The Death of a Child

For twenty-three months I have been in mourning, grieving the death of my youngest child. It’s not something I share much. Only a few people know. I long ago perfected the art of the social mask, so I suppose most people would be incredulous were I to share the truth of the suffering. And there is absolutely nobody who can or is willing to take action to better the situation. For the most part, I understand why. But there is rage simmering inside that won’t abate. It will kill me one day.

What happened is hard to describe because I’ve never been told the particulars. But the reality is that my heart was torn from me in a cruel and humiliating way, and the agony is unbearable. To never have had the chance to say goodbye to someone I carried in my body and nurtured at my breast. Someone I felt so blessed to share life’s journey with, and then so unexpectedly lost has left me bitter. Abandonment by any means is still abandonment. It is devastating, and it is an all too familiar theme in my life. It’s emotional poverty.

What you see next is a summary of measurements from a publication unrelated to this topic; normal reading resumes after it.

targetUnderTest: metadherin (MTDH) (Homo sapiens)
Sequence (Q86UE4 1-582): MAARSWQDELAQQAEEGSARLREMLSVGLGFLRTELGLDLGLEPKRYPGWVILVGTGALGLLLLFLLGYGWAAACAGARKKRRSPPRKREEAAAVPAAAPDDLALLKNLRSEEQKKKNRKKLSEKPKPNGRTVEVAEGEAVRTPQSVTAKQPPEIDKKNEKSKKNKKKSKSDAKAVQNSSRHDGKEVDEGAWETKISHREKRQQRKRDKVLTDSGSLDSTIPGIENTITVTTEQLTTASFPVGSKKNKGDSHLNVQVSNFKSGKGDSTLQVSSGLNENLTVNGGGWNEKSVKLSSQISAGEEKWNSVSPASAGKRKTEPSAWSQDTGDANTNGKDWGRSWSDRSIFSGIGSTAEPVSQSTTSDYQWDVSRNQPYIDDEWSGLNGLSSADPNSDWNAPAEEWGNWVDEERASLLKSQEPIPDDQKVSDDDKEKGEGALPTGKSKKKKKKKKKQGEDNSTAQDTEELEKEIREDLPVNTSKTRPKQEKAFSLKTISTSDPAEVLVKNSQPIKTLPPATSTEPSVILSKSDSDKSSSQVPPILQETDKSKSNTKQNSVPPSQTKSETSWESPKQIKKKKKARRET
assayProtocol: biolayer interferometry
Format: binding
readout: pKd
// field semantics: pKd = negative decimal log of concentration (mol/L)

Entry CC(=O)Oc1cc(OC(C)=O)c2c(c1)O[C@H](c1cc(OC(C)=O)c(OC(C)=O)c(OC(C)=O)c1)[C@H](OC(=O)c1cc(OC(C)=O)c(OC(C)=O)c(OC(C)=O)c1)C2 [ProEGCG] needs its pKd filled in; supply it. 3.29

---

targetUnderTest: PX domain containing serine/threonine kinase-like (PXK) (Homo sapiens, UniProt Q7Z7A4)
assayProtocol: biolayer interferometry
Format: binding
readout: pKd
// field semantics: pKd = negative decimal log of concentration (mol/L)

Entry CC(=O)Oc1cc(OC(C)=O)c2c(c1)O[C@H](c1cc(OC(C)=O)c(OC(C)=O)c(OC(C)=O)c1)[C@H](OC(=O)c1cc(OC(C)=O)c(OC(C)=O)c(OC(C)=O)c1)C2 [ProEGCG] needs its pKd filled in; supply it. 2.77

Those stages of grief as described in the K├╝bler-Ross model? I’ve experienced them all, and on a continuous loop. It’s the carousel of torture that wreaks havoc in my head, and has damaged my health. But I can’t stop it, and I can’t jump off.

God and I are not speaking as of late. But I still send up prayers: keep him safe; keep him healthy; let him know love; let him remember his mother loves him; let him forgive me; let me forgive him.

Most often now, my prayer is: take away my longing; take away my love for him; let me forget him; just make it all stop.

Let me forget him. Please please please!

No funeral. No goodbyes. No closure. Just an ugly gaping wound that will never heal. This was not of my choosing. It was his agency, and the damage done was calculated and intentional. Now it seems there is no way out. It is madness, and I am not well.

Let me forget him.

(c)GoshGusMusic (ASCAP) 2020